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In Prince William's County, a night of entertainment ends in death for ten Texas cavalrymen

Civil War Battle, iconic image
01/29/1862
A group from the 8th Texas Cavalry, called the Rangers, were enjoying themselves at the house of a Confederate sympathizer, named Porter, near Occoquan Bridge in Prince William County.  A civilian fiddler from Washington provided the music.  After midnight the house was surrounded by a strong Union patrol from the 37th New York.  Called upon to surrender, the Texans opened fire. All ten were killed by the infantry firing through the walls of the house.  Porter and the fiddler survived. The 37th lost one man killed and four wounded.  (By John Osborne)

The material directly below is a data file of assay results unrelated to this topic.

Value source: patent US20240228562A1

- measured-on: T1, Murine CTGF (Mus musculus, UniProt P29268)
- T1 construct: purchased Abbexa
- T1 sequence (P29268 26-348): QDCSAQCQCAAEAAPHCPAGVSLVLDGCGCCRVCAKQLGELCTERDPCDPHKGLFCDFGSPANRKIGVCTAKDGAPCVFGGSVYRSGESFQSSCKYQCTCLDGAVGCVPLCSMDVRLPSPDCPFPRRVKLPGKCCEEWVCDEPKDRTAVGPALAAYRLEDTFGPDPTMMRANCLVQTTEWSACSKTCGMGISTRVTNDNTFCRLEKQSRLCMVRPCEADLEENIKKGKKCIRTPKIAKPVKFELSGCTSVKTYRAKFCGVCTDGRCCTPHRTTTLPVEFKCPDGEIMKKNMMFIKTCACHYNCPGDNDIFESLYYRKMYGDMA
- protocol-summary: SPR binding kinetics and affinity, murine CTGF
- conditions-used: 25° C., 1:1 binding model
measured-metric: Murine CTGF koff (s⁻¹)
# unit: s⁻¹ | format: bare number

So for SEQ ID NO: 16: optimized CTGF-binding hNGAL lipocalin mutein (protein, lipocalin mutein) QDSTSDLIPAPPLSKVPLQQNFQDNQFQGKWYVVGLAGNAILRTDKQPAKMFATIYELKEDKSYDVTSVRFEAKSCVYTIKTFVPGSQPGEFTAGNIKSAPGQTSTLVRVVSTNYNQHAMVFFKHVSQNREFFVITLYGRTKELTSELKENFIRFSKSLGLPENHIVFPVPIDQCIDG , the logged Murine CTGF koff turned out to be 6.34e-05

Source Citation: 
Chronicles of the Great Rebellion Against the United States of America (Philadelphia, PA: A. Winch, 1867), 18.
"Fight at Occoquan, Va," Harper's Weekly Magazine, February 15, 1862, p. 108.

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How to Cite This Page: "In Prince William's County, a night of entertainment ends in death for ten Texas cavalrymen," House Divided: The Civil War Research Engine at Dickinson College, http://hd.housedivided.dickinson.edu/node/38701.